How do my state laws affect me? State laws will address how property is distributed, how debts are handled, how child custody and support will be addressed, and what the process involves. This site offers details on individual state laws on divorce.
What documents do I need? In assessing and negotiating how your assets should be divided and how your finances will change, you’ll need a variety of documents. They will include:
- Tax returns and all their supporting paperwork.
- Bank, retirement and investment account statements.
- Copies of monthly bills for regular expenses, including mortgage, utility and auto and other loans.
- Details on tuition, child care and other expenses relating to your children.
- Appraisals of valuables, such as artwork and jewelry.
- Insurance policy information.
What is my new cost of living? Two residences for divorced spouses will likely cost more than the one home you used to share, and you may need new furniture or appliances and more. When you split, be aware that you will lose out on the economies of scale that a married couple enjoy. To help you get on your feet financially as soon as possible, draw up a new budget that takes into account your new income and expense picture.
What are the tax considerations? You may know that you have to address who will get various pieces of marital property, but did you know that decisions will also have to be made about who will claim the tax exemption for your dependents or head of household status on their tax return? If alimony and child support are involved, the tax implications will also have to be considered. In addition, remember that your own individual tax situation will change when you file as a single person with a new income level, and factor that change into your budgeting and other financial planning.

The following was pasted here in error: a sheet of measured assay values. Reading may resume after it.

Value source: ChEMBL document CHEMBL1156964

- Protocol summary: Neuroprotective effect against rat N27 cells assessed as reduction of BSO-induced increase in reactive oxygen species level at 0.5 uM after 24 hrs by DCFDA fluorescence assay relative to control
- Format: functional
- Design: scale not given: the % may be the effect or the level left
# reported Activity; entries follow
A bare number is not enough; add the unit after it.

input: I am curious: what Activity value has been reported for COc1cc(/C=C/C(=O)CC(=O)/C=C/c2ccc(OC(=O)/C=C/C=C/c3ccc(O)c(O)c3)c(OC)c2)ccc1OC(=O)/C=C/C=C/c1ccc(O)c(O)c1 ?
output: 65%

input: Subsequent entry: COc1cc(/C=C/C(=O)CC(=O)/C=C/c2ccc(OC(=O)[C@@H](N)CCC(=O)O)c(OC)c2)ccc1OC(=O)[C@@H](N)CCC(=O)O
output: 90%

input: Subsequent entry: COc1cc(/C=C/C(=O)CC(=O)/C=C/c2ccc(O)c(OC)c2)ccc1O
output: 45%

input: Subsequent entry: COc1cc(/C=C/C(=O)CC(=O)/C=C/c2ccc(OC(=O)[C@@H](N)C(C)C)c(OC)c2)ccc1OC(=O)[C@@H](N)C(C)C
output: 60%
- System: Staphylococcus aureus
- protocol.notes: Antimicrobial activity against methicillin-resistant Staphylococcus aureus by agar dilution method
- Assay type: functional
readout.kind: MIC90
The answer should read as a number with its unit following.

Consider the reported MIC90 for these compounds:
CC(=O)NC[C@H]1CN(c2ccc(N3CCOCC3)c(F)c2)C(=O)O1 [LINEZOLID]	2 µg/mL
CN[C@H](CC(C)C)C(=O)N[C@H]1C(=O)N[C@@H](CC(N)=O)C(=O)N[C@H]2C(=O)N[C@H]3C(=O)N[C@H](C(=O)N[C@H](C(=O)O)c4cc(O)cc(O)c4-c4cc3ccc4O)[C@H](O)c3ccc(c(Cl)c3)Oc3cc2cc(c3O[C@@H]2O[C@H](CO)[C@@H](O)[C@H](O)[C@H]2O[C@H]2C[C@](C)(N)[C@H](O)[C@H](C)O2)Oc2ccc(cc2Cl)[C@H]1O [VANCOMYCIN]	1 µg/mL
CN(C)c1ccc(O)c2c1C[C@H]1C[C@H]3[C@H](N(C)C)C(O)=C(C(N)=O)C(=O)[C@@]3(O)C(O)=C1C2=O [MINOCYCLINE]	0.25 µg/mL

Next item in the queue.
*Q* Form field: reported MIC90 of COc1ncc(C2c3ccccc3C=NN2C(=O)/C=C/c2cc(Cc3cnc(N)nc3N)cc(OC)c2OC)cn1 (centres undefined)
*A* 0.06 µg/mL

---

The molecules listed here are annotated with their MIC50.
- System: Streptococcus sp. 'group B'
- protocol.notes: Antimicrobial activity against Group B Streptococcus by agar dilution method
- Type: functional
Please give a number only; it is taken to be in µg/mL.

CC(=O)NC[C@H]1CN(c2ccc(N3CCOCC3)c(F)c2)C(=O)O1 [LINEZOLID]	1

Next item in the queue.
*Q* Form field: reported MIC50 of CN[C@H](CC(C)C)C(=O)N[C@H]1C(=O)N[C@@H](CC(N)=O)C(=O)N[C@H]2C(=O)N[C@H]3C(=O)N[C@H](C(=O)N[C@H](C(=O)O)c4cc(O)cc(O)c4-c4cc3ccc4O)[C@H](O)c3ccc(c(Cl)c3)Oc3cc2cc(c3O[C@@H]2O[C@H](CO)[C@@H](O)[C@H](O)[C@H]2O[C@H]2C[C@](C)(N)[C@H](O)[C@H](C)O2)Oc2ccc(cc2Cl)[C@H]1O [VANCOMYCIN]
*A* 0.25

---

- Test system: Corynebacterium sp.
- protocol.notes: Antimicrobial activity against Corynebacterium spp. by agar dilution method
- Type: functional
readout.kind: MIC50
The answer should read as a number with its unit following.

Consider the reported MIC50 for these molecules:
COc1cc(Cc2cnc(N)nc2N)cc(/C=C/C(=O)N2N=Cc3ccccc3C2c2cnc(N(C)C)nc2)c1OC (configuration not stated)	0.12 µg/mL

What about health insurance? Spouses can’t remain as dependents on an ex’s health care plan, but their children can. Spouses can pay for COBRA insurance (named for the Consolidated Omnibus Budget Reconciliation Act) on the ex’s plan for 36 months after the divorce, but then must find their own coverage.
What about retirement savings? A spouse can make a claim for up to half of their spouse’s retirement account, whether it is an employer retirement plan, such as a 401(k), or an individual account, such as a traditional or Roth IRA. In dividing up retirement account assets, be aware that funds that are not rolled over into another account could be taxable in the year they are taken and subject to a 10% withdrawal penalty. Because of the rules involved, be sure to consult a CPA or attorney for advice when splitting a retirement plan in divorce. In addition, remember to continue your retirement saving throughout your working career to ensure a secure retirement.
What are the rules on Social Security? If your marriage lasted at least 10 years, you may be able to claim Social Security benefits based on your ex-spouse’s work record as long as:
- Your spouse is entitled to Social Security retirement or disability benefits.
- You are 62 or older.
- You’re not married.
- Your own Social Security benefit is less than what you’d receive by taking benefits based on your spouse’s record.
In certain circumstances, you may be able to claim benefits based on your spouse’s record if he or she qualifies for benefits but has not retired. Depending on your birth year, you may be allowed to file for your spouse’s benefits while delaying filing for your own.
What steps will help me start fresh? Once your divorce is settled, change the names on the titles to any property you have received in the settlement, including a home, car and bank or investment account. You will likely also need to update your will and the beneficiaries for your life insurance and retirement or other accounts. It’s also important to review your credit report to ensure that your spouse’s debts from before or since the divorce are not included.